IMEMC/Agencies 12 Nov — Israeli soldiers stationed across the border fence fired dozens of rounds of live ammunition at Palestinian farmers working in their lands close to the border fence, east of Deir al-Balah, in central Gaza. Eyewitnesses said the soldiers, some on military towers and others in armored vehicles, fired dozens of live rounds, and smoke bombs, at the farmers in their own lands, causing damage but no injuries. The farmers left their lands fearing additional Israeli military escalation.
Israeli navy boats open fire at Palestinian fishermen in Gaza
GAZA CITY (Ma‘an) 13 Nov — Israeli naval forces opened fire at Palestinian fishing boats off the coast of northern Gaza on Friday, a local union official said. Amjad al-Sharafi, secretary-general of the Fishermen’s Union, told Ma‘an that Israeli naval boats fired at fishermen off the shore of al-Sudaniyya, with no injuries reported. One of the boats was hit by gunfire, forcing fishermen to flee back to the shore in fear, he added.
IOF kidnaps two Gazan businessmen at Beit Hanoun crossing
GAZA (PIC) 10 Nov — The Israeli occupation forces (IOF) on Monday kidnapped two Palestinian businessmen as they were trying to travel to the 1948 occupied territories through Beit Hanoun (Erez) crossing, north of the Gaza Strip. Local sources said that Ziyad Khater and Munir Hamada, both businessmen, went to the crossing to process their travel documents before Israeli officers there gave orders to detain them. Every once in a while, the IOF detain or kidnap Gazan businessmen as they try to cross from and into Gaza. Over 15 businessmen were taken prisoner at the crossing during the last few months.
Hamas hands over Arafat’s Gaza home to his Fatah party
[with photo] GAZA CITY (AP) 10 Nov by Fares Akram — Gaza’s Hamas rulers handed over the house of the late Palestinian President Yasser Arafat to officials from his Fatah party on Tuesday with the intention of turning it to a museum for the iconic leader. The house has been closed since the Islamic militant group Hamas took over Gaza in 2007 after routing the Palestinian Authority’s forces and ousting Fatah under the leadership of Arafat’s successor, Mahmoud Abbas, in bloody street battles. The ceremony, attended by officials from all Palestinian factions, took place on the eve of the anniversary of Arafat’s 2004 death. . . The house, located near a security compound under Hamas’ control, is full of Arafat artifacts. Old computer screens and photocopy machines sit on desks on the first floor. Arafat’s military uniforms are laid out on his bed. The walls are adorned with pictures of Arafat and his wife and daughter. It was the first time the house was opened to the media. Jameel Al-Majdalawi, a board member of the Yasser Arafat Foundation, told The Associated Press that the establishment “will work on transforming this house to a national museum for all our people, where we will collect the heritage of this peerless leader.”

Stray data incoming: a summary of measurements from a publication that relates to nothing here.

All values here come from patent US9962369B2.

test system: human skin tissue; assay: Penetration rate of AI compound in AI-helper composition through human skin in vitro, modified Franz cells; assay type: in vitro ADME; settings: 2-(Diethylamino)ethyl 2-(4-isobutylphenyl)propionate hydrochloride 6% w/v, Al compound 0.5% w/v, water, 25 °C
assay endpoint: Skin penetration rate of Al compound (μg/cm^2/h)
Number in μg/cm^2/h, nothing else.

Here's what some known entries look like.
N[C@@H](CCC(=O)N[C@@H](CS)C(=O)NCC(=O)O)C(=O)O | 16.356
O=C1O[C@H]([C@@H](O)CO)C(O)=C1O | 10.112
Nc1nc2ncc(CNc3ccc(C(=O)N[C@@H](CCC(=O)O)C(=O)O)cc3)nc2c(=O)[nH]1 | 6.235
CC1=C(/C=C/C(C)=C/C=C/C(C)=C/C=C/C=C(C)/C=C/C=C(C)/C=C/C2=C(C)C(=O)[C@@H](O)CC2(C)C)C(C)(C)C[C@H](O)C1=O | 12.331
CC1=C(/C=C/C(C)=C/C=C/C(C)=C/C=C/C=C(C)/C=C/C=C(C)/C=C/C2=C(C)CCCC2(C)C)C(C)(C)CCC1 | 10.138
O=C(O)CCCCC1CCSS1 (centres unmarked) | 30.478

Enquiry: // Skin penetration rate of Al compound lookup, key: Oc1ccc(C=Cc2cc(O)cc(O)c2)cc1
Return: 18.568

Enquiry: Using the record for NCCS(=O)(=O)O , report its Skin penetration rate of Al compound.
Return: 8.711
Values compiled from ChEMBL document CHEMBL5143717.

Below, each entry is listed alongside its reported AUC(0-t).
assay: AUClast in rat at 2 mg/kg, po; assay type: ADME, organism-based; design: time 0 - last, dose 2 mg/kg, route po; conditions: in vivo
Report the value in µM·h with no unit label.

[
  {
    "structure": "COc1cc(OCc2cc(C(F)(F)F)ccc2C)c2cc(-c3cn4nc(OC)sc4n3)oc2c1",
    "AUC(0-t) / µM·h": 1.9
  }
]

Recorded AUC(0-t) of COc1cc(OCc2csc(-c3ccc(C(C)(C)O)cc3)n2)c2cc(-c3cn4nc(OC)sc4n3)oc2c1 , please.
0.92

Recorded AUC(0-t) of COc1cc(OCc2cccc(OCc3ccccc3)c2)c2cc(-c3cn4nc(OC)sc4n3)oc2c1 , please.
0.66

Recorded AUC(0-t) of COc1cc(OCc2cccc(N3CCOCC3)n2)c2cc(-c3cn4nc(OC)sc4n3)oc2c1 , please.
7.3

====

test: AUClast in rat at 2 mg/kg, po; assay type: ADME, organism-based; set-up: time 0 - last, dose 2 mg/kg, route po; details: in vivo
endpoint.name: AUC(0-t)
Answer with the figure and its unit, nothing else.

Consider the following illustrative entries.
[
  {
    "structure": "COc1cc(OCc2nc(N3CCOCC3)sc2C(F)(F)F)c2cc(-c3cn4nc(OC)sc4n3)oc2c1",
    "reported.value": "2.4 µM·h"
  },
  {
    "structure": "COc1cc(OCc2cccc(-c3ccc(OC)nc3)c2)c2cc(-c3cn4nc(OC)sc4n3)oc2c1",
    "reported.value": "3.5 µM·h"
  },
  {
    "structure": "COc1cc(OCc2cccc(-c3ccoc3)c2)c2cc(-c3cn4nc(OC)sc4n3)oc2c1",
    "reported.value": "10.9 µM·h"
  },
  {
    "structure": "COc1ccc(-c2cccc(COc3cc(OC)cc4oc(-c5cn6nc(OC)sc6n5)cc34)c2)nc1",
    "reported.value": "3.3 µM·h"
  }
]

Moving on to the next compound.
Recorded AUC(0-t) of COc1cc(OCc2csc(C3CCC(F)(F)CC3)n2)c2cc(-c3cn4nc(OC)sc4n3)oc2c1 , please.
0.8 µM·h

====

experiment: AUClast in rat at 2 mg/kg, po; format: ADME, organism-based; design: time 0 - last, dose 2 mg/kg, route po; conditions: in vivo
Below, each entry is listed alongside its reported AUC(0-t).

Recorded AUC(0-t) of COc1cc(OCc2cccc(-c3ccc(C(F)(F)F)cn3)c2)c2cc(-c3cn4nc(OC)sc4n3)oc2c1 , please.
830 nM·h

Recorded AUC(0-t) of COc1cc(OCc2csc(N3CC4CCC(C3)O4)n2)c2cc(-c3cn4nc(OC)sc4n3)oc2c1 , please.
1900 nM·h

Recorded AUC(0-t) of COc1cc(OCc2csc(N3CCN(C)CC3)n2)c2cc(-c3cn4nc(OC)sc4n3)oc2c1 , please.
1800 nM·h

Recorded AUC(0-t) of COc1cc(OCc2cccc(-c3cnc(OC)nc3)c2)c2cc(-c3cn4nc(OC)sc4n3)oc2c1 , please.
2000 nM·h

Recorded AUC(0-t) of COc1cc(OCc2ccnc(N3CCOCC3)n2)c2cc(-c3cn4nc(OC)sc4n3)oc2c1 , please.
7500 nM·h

Gaza dialysis patients face a very real threat of death
MEMO 11 Nov by Motasem A. Dalloul — EXCLUSIVE IMAGES & VIDEO — . . . Palestinian children in the West Bank and the Gaza Strip used to receive dialysis treatment either in adult units in Palestinian hospitals or in Israel. Six years ago, under the Israeli siege, the Palestinian government led by Hamas built Al-Rantisi Hospital and set up a dialysis unit for children . . . Mohamed Qoota, 10, is also from Rafah. He has daily dialysis and needs five different medicines, including antibiotics, hormones and supplements. Mohamed’s father, who was watching the dialysis machine beside the bed of his son, was unable to speak. “Excuse me, sir,” he told me, “I cannot speak right now as my eyes are turning from my son to the machine and back again.” Nurse Lamya interrupted me while I was trying to speak to Abu Mohamed. “He has been worried since he knew that some of the spare parts and the other stuff needed for the continuation of the treatment of his son are running out soon,” she explained. Such families, she pointed out, have been living in “total despair” for about two weeks. “That’s when we issued an initial warning about a potential lack of spare parts and medication needed for the Renal Dialysis Unit.” Staff in the unit, continued Lamya, have been doing their best to guarantee the continuation of this service for the innocent children. “However, we told them to be prepared for any potential emergency.” According to Paediatrician Mustafa Al-Eila, the Director of Al-Rantisi Hospital, essential spare parts for medical equipment and medication needed for most of the departments and units are going to run out soon, but he insisted that the situation for the dialysis patients is special. “We urgently need haemodialysis F3 and F 4, bloodlines volume 56cm3 and 80cm3 and erythropoietin epoetin,” Al-Eila revealed. “Almost all 28 patients in the Renal Dialysis Unit are facing the very real threat of death if we don’t get this stuff soon.” The head of medical disposables in the ministry of health in Gaza said that the equivalent ministry in Ramallah has sent only 16 per cent of the needed disposables for hospitals across the Gaza Strip since the start of this year.
Students from Gaza fear losing scholarships in Turkey due to closure of crossings
MEMO 13 Nov — Palestinian students from the Gaza Strip who have been granted scholarships by the Turkish government to complete their university studies in Turkey have said that they are now at risk of losing their places due to their inability to travel as a result of the continued closure of the crossings. In separate interviews with correspondents from Anadolu Agency, the students expressed their concerns over losing their grants in the light of the closure of the Rafah crossing in the southern Gaza Strip by Egyptian authorities on the one hand, and the Israeli authorities’ refusal to issue the necessary permits required for them to exit through the northern Gaza Strip crossing of Beit Hanoun “Erez” on the other hand. This year, 86 Gazan students from different disciplines and levels of study (BA, MA, PhD) received grants from Turkish institutions to pursue their studies.